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Adapting motor to an ‘electric’ world

Steve Molloy

While it’s sometimes difficult to compete on price against direct insurers, AX’s director of commercial sales Steve Molloy, shares some experience in how FNOL and claims management partners can support brokers in attracting and retaining customers.

Brokers are looking at ways to make “service” a unique selling proposition following the Financial Conduct Authority’s ban on price walking, as they increasingly consider how they can differentiate themselves.

Competing on price

Non-fault claims conversion is an important key performance indicator but is typically used more to forecast income than to reduce claims spend. If your claims partner increases conversion by reducing leakage, they are not only allowing you to control the customer journey better – but are also diverting claims spend and resource cost away from the underwriter.

Brokers who closely manage their supplier relationship can benefit from having access to accurate data to make better informed decisions. Some of our broker partners work closely with us by having regular reviews to quickly identify data trends to improve conversion and service.

The service behind the product

Some brokers shy away from referring to service on their website or having a dedicated claims section on their site’s homepage, but managing the claim is an important customer touchpoint, where customer satisfaction and broker reputation can be won or lost.

Consider Amazon’s approach, where customers look at three things: the product, the price, and the reviews. Customer reviews on brokers’ websites would provide reassuring third party endorsement, and brokers could work with their claims providers more closely to use customer feedback to promote their marketing messages to enhance reputation and brand.

Net Promoter Score, Trustpilot, Google Reviews and Facebook are the go-to social media channels for measuring customer service success. Brokers could use these tools to communicate an NPS score of 65 or Trust Pilot review of 4.7, for example.

These measurements should be standard service levels for the claims’ supplier, who can track social media feedback and use the intelligence to continually improve the broker’s service offering. Customer testimonials shared with the broker are a priceless commodity for marketing assets and raising brand awareness as a service leader.


Some brokers are now looking at improving their claims reporting channels to provide their changing demographic with digital options to report and deal with accidents.

Insurers – and some accident management providers – are making huge investments in self-service applications that enable customers to report and manage an accident without having to speak to a person in a call centre. While some customers prefer dealing with a human in situations that can be emotional, others prefer to do everything online themselves. The demand for digitisation and automation is growing, particularly among the younger demographic.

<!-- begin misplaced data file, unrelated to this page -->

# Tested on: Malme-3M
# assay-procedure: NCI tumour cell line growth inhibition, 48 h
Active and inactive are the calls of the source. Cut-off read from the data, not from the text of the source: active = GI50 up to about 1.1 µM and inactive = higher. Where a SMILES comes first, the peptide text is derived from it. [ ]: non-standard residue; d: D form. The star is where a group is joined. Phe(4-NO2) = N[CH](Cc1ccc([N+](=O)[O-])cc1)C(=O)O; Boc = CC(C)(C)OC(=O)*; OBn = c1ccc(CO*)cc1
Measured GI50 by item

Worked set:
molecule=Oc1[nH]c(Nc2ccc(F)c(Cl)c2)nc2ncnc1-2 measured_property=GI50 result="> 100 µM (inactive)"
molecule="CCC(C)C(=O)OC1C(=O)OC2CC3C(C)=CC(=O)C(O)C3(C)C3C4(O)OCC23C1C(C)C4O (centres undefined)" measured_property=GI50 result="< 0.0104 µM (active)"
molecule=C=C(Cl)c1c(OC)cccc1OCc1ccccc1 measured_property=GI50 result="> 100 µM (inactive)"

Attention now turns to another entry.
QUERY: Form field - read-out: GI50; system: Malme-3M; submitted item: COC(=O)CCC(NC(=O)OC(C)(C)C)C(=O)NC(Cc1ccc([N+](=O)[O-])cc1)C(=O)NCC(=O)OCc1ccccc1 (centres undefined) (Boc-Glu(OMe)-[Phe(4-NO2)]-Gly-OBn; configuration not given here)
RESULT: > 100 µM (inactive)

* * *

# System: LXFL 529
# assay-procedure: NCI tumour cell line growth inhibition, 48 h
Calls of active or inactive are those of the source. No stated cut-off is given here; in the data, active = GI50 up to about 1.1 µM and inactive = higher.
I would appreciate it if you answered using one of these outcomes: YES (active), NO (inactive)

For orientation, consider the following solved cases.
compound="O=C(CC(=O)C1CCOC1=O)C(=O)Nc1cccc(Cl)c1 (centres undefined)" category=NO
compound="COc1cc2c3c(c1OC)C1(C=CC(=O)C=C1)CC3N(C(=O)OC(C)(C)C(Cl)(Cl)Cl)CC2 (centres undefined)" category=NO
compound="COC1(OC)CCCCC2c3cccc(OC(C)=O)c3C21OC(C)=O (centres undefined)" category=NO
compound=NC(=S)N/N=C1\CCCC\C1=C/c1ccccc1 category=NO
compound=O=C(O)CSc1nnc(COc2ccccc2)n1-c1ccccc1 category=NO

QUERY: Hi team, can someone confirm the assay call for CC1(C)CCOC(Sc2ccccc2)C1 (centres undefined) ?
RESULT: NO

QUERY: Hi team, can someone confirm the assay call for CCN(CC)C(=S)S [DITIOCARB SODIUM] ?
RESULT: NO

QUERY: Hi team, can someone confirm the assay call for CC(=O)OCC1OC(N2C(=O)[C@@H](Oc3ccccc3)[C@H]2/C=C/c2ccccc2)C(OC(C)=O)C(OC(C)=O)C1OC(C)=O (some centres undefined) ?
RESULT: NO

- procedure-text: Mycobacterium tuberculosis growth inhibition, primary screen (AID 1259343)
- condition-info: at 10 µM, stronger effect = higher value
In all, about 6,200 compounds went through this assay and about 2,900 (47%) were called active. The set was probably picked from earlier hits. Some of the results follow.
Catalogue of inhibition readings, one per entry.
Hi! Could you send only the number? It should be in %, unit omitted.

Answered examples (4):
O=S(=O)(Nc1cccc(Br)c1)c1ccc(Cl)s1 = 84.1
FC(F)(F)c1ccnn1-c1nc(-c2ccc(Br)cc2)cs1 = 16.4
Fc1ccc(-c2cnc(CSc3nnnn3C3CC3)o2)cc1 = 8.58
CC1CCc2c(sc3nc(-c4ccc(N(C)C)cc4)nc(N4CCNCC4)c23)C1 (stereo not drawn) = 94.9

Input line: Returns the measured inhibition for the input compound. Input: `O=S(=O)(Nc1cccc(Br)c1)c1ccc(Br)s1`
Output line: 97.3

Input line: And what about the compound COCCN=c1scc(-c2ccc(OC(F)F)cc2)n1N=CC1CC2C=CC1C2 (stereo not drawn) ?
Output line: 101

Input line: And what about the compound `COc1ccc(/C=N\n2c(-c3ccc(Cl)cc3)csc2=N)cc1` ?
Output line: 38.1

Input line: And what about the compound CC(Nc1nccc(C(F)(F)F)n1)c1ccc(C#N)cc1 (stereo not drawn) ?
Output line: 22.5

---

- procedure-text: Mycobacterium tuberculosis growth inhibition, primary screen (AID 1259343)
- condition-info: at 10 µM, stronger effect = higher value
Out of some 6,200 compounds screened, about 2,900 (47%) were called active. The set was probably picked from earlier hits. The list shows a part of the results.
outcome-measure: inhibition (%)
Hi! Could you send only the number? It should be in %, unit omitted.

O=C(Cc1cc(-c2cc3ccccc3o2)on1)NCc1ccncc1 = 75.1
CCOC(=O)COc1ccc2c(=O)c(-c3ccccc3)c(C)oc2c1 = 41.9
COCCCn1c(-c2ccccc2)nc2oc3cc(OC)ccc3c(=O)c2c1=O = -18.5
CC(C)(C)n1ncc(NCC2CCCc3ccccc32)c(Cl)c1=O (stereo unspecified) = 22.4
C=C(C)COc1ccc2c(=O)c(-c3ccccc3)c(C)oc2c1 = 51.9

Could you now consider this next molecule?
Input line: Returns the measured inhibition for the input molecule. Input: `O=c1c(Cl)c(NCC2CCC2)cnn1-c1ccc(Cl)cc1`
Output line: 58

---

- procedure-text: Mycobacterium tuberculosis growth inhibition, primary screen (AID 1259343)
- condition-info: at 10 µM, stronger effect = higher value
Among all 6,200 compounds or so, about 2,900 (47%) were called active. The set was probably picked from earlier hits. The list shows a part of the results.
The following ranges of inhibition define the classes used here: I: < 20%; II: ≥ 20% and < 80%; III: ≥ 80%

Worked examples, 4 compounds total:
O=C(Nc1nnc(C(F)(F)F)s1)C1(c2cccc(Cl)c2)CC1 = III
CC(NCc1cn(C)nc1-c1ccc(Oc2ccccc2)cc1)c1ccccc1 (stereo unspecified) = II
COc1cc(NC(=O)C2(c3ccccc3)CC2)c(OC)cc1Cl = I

If brokers are hesitant in investing in self-service technology, an alternative would be to partner with an outsourced provider who is already on the digital transformation journey. Most partners have the ability to white label and dual brand propositions, so consider exploring opportunities to tailor your offering via an outsourced claims partner.

Electric Vehicles – a changing world

The emergence and growth of hybrids and electric vehicles is moving fast. Battery Electric Vehicles are becoming more popular, accounting for 11.6% of new vehicle registrations in 2021 – up from 6.6% in 2020, according to the Society of Motor Manufacturers and Traders. When you also include plug-in hybrid electric vehicles , hybrid electric vehicles, and mild hybrid electric vehicles, the share of the market for greener vehicles grew from 24.7% in 2020 to 39.4% in 2021.

But only one in 100 vehicles on UK roads are plug-in – a long way off the Government’s aim of to get to one in three by 2030. Brokers should use the transition to EVs as an opportunity to educate customers about cost, range and charging infrastructure to help overcome any uncertainty towards EV adoption.

Currently, there are not enough insurance products for EVs as brokers and underwriters lack data to predict accidents and repair costs. Brokers can create the demand, source data from EV vehicle suppliers, and work in partnership with underwriters to take more calculated risks.

In today’s evolving motor insurance market, supporting customers by offering specialist knowledge and tailored EV products will help brokers improve retention and attract new business.

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